that, which is much more serious than the
purely anti-Semitic reactionary opinions.
One more thing, Beate. After you slapped
the Chancellor, you probably thought we would be pleased to know that a former
Nazi had lost his job, and that he had been replaced by a longtime militant
anti-Nazi, one of the few Germans of that age who can look any one of us
straight in the eye without shame. Well, you are wrong. It would have been much
easier for us to confer with Kiesinger than with Brandt. Precisely the fact
that Kiesinger could not have looked us straight in the eye was one of his
better qualities. During our talks with him we regarded him with exaggerated
pity, and he squirmed, lowered his eyes, and very politely asked us what we
wanted. And he gave it to us without any argument, for he comes of good stock
and has good manners. Brandt, on the other hand, is the son of a servant.
It is always easier for us to confer with
persons whose past is not beyond reproach. They are ready to pay us handsomely
not to remind them of their past. But Brandt can look us in the eye and say:
"Gentlemen, that won't do." We cannot remind him of episodes buried deep in his
past, for they all do credit to him. That is why it is not contrary to our
interest to have former Nazis in high government positions and as masters of
industry. Quite the reverse. The more they rise in importance and influence,
the more eager they are to have their past forgotten and the more our influence
on them increases. We fear the day when a new generation will come into power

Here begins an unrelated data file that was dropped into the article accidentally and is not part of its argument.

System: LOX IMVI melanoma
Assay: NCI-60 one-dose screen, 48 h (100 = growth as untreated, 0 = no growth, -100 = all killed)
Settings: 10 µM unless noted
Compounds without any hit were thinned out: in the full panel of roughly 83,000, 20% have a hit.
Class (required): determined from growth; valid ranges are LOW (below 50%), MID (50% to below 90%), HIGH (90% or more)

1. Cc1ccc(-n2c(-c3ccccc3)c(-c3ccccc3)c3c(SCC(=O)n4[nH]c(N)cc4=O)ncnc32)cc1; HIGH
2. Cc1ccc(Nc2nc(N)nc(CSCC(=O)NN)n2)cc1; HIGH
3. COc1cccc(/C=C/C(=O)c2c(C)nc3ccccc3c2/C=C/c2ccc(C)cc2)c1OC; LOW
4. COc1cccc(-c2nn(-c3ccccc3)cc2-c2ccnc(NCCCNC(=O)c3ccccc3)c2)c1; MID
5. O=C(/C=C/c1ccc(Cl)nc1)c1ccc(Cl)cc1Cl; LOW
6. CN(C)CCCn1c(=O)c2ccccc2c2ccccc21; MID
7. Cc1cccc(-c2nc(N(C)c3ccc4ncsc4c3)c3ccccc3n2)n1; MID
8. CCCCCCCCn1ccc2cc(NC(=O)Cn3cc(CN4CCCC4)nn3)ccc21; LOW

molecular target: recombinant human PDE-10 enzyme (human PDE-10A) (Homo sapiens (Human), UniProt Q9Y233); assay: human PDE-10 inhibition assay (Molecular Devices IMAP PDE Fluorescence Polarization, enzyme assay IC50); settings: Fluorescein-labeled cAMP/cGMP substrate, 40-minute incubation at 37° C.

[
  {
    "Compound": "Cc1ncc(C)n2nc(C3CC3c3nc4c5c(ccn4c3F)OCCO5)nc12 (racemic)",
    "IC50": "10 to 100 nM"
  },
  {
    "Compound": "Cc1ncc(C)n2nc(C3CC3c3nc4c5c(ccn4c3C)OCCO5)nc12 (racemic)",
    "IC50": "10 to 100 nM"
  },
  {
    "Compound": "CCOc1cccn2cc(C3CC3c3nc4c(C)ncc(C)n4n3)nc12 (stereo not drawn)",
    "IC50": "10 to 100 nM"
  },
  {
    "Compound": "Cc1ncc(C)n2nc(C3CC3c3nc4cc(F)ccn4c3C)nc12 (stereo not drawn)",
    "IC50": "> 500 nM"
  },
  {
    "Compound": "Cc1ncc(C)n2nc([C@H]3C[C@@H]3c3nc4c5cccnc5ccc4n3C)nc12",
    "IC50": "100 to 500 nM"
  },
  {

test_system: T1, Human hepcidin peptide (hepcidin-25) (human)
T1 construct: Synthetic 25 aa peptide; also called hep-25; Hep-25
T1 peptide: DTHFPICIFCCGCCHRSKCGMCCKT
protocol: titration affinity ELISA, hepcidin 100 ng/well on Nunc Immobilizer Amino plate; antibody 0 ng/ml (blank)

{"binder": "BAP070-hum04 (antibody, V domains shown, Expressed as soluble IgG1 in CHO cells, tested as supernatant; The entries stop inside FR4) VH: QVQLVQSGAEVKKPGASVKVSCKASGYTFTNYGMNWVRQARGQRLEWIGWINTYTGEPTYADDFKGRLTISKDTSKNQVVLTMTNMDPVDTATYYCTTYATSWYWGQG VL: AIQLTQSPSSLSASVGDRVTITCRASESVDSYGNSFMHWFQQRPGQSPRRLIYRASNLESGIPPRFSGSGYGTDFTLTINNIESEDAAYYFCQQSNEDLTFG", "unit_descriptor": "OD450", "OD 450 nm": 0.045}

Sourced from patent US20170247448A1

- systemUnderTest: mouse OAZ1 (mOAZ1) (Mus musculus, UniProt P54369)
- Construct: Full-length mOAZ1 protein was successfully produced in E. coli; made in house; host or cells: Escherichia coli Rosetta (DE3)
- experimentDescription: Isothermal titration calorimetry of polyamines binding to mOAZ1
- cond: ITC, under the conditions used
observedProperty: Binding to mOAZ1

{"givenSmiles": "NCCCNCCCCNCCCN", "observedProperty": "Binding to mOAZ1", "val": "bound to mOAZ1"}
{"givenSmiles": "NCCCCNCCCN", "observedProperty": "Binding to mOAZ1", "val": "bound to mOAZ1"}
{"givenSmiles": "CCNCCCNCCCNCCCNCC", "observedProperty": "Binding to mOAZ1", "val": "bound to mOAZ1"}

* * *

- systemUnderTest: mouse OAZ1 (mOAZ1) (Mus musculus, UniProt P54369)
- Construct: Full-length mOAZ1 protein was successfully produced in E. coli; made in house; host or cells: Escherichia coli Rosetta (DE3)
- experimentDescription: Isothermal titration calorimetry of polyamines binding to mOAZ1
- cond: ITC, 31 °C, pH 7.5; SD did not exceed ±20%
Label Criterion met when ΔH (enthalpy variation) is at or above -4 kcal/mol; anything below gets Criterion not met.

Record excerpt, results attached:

a generation that feels no guilt and has no fear of its past being
mentioned. The higher that generation climbs, the more German policy will again
take the path dictated by its own interests. You, Beate, are of that generation
but we cannot fault you. You are perfect. You are magnificent.
This dialogue the Jews of Israel were having with me was
really being directed toward the Germans. My acts had made of me a symbol that
had meaning for the Jews.
In a telephone interview with Israel Wiener
of the army radio station, we learned in May that the National Association of
Israeli Lawyers had decided to assume the expense of a lawyer to defend me.
Serge then went to Israel to give the Association all the facts of the case.
He needed money for a ticket, for we did not have a penny. My
mother-in-law supported us as best she could, but our telephone bills were
enormous because we called Germany so often. Serge went to see a director of
the Council for the Interests of French Jews and told him: "I have come to you
because I think it right for the Jewish community in France to pay my expenses,